Daily study: listening to my audiobook

I recently purchased an audiobook on the site Febe. It is called 「自分を操る超集中力」by Mentalist DaiGo and published by かんき出版. I didn’t buy it for its contents but because it seemed relatively simple to understand when I listened to the free extract on the site.

But then, I had to admit that it was not that simple. I could understand thoroughly what the author was talking about and could even catch entire sentences but it was not enough to follow the flow of what was being said. I decided to buy the book, too, to be able to check what I don’t understand.

I already wrote a post about how to study with an audiobook but I realize that even without doing specific exercises, reading while listening helps improving both listening and reading skills.


If you read your book while listening to it, you have to follow the pace of the narrator, which, in my case, is quicker than my reading pace. It forces me to read faster. I never truly took my reading pace in consideration before, but I realize that 1- it is too slow (Ah! that’s why I can hardly finish the reading part of the JLPT! 😮), and 2- that I can work on it to speed it up.

I have already read and listened to the first chapter of my book, and I already feel an improvement. At the beginning, I often had to stop the audio in order to re-read slowly the part I had just listened to while my eyes were hastily trying to catch up with the narrator’s pace. The result was that I didn’t understand what I read. Even if I knew all the words and grammar, my brain was too slow to convert it into meaning. Now that I am reading the second chapter, I almost never have to stop the audio. It only happens when too much unknown words slow the understanding.

For now, I can’t think of another easy way to read faster. Of course, one could time oneself while reading and try to read faster. But I think that being forced to follow a given pace (which is, in fact, a natural reading pace) is an easy and pleasant way to read faster without much efforts.


As for listening skills, reading a book while listening to the audiobook has the first benefit that you can see what you understand the better: what you read or what you listen to. In my case, it is obviously what I read. When I first listened to the audiobook only, I couldn’t really enjoy what was being said because I understood too little of it. When I read the book, I was baffled to realize that I understood almost everything. So, the problem was not the difficulty of the material but the fact that I don’t recognize words that I know when I hear them. The gap between my reading and listening comprehension is huge…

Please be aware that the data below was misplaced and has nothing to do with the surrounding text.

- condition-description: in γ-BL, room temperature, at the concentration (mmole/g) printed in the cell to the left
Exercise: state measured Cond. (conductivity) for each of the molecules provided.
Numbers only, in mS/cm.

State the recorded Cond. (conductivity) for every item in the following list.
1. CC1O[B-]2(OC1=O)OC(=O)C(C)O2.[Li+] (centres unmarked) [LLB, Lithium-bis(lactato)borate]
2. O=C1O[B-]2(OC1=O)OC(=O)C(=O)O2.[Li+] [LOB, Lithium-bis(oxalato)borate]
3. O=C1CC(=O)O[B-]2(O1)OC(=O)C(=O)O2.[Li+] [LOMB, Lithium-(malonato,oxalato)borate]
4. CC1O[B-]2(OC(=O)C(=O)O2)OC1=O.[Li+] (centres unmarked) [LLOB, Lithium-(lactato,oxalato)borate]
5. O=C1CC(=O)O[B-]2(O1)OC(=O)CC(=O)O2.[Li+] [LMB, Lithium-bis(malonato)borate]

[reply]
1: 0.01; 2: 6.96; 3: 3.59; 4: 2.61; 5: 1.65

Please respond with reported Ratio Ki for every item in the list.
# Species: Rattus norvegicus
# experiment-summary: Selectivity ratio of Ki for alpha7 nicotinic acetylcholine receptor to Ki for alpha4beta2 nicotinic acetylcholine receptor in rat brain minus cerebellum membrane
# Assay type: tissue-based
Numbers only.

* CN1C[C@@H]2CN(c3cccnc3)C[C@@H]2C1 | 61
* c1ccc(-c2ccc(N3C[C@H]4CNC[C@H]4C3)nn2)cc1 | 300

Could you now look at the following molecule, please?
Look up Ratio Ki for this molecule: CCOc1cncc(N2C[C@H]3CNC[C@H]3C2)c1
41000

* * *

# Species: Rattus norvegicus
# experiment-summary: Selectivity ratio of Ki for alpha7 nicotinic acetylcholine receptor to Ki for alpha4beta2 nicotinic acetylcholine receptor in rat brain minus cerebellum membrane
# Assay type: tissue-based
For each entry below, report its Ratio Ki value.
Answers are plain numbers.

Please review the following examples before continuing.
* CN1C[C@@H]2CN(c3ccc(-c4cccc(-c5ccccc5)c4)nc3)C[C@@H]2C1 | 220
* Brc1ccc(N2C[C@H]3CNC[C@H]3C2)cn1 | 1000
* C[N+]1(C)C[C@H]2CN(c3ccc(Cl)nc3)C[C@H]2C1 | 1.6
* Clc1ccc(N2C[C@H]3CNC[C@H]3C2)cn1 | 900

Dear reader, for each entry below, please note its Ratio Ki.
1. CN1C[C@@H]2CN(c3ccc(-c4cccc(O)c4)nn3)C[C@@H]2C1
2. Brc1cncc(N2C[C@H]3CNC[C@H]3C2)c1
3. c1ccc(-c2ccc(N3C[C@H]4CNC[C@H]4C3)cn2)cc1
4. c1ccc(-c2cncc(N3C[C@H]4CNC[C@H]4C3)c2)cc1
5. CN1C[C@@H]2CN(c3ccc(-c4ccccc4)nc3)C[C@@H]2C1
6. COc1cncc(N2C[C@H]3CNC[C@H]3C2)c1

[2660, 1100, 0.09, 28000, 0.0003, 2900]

If you have the same problem, listening to the audiobook while reading obviously helps connecting words with sounds. Even if you don’t do actively listening exercises, the brain does make connections. For example, if a word appears that you know but would not have recognized if you had only heard it, the process of hearing the word and reading it at the same time helps your brain connect the sound to a meaning (and not just a written word or kanji to a meaning). If you encounter this word later, it would be easier to recognize it.

That is why it is always better to pronounce a new word when learning it or studying it in Anki. But somehow, hearing the word in the audiobook is much more efficient than hearing it in Anki with the Awesome TTS plugin. I am not a brain specialist, but I can easily imagine that my brain is only requesting little energy and concentration when I am studying words. On the contrary, to understand a book while listening to it, to keep the pace, deal quickly with unknown words and so on, my brain is fully working and I am at the top of my concentration. With mental faculties working like crazy, every new connection made between a meaning and a sound are much more likely to be assimilated than when I am dozing before my Anki deck. To make a comparison, if you want to have a soup made of vegetables, you are much more likely to obtain a result if you put your ingredients on a kitchen table when cooks are already working hard to put ingredients together, than if you put it when only a student doing a summer job is  washing dishes at the back.

About the book

I usually don’t read self-development books but it is a good choice to study Japanese. I like the structure of the book, it is divided into very short parts that makes it pleasant to study. Important parts are underlined, drawings are present, too. The author seems to be directly speaking to us, mentioning is own experience. I think that this casual way of speaking makes the book easier to understand.

The audiobook is of excellent quality.

As for the contents, the book teaches you how to improve your concentration. It insists on the fact that concentration is not an inborn gift that you have or don’t have, but something that can be trained. It gives tips to control feelings of fatigue and set a better environment for concentration.